1966: Revolver at 50

1966 The Beatles' Revolver at 50

The third of Jokerside’s tributes to the mighty cornerstone of pop culture that was 1966 links back to the first. It’s August 1966 and the arrival of the second of two musical landmarks that heralded the start of something new. A few months after The Beach Boys’ Pet Sounds, The Beatles were about to turn into something else entirely … Revolver, released 50 years ago today.

Yet you may see the meaning of within… It is being, it is being

IN THE MIDST OF A CULTURAL EXPLOSION, UNCHALLENGED SINCE, MUSIC, FILM, TELEVISION AND ALL MANNER OF MEDIA EXPLODED IN 1966. It collided with street level pop culture revolution, simultaneously responding to and dousing those same flames with its own intoxicating fuel. Sat prime in the cultural decade that reached from 1963 to 1974, it blended with the baby boomers’ coming of age, the counter-culture and social revolutions that set a template that’s still felt today.

It had been building for some time. And having played a huge part in the beginnings of the cultural revolution in 1963, four years and six albums into their career, The Beatles were perfectly placed to help this seminal time reach its apex. They were also in the right place. The first two long-reads in this 1966 series have necessarily dwelt in America, celebrating the immediate success of Batman the television series and the May release of the Beach Boy’s Pet Sounds. But few places could rival London as a hotbed for the ongoing revolution. And unlike The Rolling Stones, The Who, The Kinks and other bands who’d sprung from the capital, The Beatles had soon left the Merseybeat boom in the early sixties when they led the British invasion of America and by the mid-1960s were lodged in the British capital as observers as much as instigators. But unlike many other bands of the time, The Beatles’ output rarely responded or referenced the cultural shifts around them. Typically, the songs, films and long players that emerged from their prolific work-rate rose sat self-contained. Above that. But 1966 caught them on a cusp.

Spinning disks

“I was alone, I took a ride…”

Writing about Revolver always feels daunting task, as it teeters on the brink of full pelt worship. But subjective as The Beatles’ back catalogue is, it’s helped by its incredible quality. Picking a favourite tune from The Beatles’ output may wax and wane from day to day, season to season, but this writer’s favourite songs don’t sit on Revolver. Nor is the distinctive, monochromatic album cover their best. The difference comes on the turntable. While every Beatle album is an enjoyable album to spin, Revolver couldn’t have been better named. It slots together from that sleeve to the split of the sides, the balance of the tracks and the inspiration of its musicians make for a combination greater than the sum of its quality parts. It’s simply the greatest record playing experience in the Beatles’ oeuvre.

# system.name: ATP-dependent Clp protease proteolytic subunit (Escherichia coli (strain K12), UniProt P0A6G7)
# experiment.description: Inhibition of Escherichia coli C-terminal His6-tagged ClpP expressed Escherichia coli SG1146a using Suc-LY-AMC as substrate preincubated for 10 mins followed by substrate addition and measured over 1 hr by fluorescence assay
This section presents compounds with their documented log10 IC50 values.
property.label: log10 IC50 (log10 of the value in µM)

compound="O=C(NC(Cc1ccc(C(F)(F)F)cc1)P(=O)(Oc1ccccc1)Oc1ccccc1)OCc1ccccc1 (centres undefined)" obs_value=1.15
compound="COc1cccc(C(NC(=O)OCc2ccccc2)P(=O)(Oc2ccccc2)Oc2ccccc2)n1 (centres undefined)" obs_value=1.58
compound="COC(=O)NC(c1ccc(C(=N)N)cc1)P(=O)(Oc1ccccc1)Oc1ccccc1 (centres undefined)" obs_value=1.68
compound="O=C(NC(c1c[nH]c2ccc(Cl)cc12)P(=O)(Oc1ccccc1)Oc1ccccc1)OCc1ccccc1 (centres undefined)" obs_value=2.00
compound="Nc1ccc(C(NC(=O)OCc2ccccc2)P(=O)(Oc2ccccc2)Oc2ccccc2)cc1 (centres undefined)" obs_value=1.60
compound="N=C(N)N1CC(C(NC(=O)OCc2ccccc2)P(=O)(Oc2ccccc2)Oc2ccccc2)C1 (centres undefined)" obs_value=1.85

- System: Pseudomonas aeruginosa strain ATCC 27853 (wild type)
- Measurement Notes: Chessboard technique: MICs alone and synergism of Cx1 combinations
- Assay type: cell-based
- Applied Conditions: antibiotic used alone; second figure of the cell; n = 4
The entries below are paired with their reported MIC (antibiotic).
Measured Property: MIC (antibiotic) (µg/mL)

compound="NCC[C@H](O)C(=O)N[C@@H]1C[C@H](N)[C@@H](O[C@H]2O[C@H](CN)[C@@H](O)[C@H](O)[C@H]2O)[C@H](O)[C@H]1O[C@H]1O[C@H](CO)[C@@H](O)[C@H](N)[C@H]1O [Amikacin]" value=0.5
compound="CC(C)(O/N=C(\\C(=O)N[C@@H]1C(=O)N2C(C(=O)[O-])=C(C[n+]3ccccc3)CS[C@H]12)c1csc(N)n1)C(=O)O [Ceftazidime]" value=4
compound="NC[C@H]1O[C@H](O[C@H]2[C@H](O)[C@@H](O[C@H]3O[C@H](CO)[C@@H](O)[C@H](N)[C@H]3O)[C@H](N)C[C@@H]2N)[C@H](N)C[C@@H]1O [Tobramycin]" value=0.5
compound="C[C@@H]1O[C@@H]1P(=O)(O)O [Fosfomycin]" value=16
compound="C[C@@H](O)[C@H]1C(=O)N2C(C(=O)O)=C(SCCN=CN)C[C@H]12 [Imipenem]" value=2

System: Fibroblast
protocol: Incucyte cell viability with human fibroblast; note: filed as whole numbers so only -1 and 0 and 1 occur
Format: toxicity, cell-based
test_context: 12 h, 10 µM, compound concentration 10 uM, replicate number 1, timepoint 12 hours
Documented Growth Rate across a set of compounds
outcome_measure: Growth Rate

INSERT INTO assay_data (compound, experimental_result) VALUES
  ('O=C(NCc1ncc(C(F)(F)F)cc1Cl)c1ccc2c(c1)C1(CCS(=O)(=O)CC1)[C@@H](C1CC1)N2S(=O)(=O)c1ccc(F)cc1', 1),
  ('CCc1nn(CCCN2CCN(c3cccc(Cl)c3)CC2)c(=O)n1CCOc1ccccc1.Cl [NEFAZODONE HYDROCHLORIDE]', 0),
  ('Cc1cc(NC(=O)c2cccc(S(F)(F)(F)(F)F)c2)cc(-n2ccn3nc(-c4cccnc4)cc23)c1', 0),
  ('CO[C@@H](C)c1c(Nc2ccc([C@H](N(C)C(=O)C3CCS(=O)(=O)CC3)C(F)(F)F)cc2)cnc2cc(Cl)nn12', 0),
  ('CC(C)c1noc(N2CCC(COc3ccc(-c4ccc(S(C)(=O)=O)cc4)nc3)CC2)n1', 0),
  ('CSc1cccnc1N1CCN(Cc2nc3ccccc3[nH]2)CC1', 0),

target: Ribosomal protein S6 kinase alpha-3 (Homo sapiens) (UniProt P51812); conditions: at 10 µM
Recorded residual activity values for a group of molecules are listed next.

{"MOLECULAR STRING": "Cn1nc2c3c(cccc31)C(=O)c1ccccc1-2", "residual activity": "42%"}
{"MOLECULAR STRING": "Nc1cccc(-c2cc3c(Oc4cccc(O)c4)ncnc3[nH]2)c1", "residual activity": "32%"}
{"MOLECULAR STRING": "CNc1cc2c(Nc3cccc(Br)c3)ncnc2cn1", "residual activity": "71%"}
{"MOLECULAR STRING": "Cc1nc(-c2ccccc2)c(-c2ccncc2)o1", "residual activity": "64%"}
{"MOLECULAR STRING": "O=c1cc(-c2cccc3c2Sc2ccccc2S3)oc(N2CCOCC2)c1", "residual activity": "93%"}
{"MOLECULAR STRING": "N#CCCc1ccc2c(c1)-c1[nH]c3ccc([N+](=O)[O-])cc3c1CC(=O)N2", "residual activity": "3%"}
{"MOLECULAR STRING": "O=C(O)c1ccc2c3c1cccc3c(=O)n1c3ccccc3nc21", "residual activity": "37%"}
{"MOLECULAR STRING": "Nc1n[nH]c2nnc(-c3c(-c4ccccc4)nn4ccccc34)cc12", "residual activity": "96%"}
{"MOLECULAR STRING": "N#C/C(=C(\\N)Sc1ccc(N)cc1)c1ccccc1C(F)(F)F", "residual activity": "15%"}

True, it followed close on the heels of albums like A Hard Day’s Night and Rubber Soul each of which marked a new step in maturity, skills and depth for the band. But compared to the huge, influential leaps into the unknown that followed, Revolver is a clear tipping point. Balanced and varied, emotional deep and frivolously disrespectful, it’s an album of the future.

Because what Revolver does is something different altogether. It shows the Beatles at their full power: a live band, whose players were just about cohesive, before later albums found them drifting apart. That later divergence would take them on to higher plains, but the looser fit abandoned the energetic phenomenon that was the Fab Four, the unbreakable force that had defined Beatlemania.

Cohesion would remain in aspects of the albums that followed of course. But in many ways Revolver is the end of one Beatles story. The songs between it and its successor Sgt Pepper’s Lonely Hearts Club Band started a revolutionary new tale altogether.